The article also mentions the Random House Dr Who Encyclopaedia app published a couple of years ago to coincide with their printed edition of the same. This seems to be the way that most conventional book publishers have been approaching the app world of late – using apps as promotional tools to enhance print copy sales. The big name TV chefs (Jamie, Nigella et alia) all have apps, usually free, which promote their various TV series and the accompanying books. So, as the price of developing apps plummets, iStore and other app platforms are becoming an important part of book publishers’ marketing activities.
But can publishers create their own apps from content that they own and generate serious income streams? Our experience at Infinite Ideas is very much that they can. We own a database of great consumer content and creating apps is a logical extension of our long-held ambition to be able to deliver great content at the very point the user needs it. We’ve worked with top app developer Mobifusion on a range of lifestyle apps – check out our Better Body series: Abs, Dance workout and Total body workout, all of which have done very well for us.
The app market is maturing and up until very recently, developers have been concentrating on games – just think of the colossal success of Angry Birds, Stick Cricket, Candy Crush Saga and others. But as apps become mainstream and the user demographic widens, app platforms will become a serious source of revenue for book publishers prescient enough to own their own content and clever enough to repurpose it.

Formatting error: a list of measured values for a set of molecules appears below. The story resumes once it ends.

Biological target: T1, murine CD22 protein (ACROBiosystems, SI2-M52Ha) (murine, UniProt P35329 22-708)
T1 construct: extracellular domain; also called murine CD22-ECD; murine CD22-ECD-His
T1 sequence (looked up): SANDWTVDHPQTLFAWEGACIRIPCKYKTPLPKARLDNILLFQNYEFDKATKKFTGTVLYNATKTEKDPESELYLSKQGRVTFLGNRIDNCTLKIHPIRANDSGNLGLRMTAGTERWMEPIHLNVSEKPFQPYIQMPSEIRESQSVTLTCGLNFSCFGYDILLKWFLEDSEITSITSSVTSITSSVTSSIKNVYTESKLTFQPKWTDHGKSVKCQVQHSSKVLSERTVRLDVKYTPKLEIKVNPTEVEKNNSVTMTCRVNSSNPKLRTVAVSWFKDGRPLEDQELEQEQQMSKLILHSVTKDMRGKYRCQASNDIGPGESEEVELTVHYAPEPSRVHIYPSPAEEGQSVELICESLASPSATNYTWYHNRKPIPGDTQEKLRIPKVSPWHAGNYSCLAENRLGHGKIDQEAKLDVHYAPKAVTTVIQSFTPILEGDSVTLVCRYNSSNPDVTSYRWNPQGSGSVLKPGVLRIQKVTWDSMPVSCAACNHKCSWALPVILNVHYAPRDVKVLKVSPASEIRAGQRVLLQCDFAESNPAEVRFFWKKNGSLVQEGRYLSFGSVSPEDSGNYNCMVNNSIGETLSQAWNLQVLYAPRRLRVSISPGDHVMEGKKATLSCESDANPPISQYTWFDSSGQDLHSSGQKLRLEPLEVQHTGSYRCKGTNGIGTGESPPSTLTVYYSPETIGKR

Publisher Infinite Ideas is delighted that one of its best-selling authors, international management consultant Fons Trompenaars, has yet again proven himself one of the world’s most influential management thinkers by ranking among the top fifty business men and women to be selected for the excellence and originality of their work, including top-rated Harvard Business School innovation expert Clayton Christensen, two strategy professors boasting a record-breaking bestseller, and an unprecedented number of female thinkers.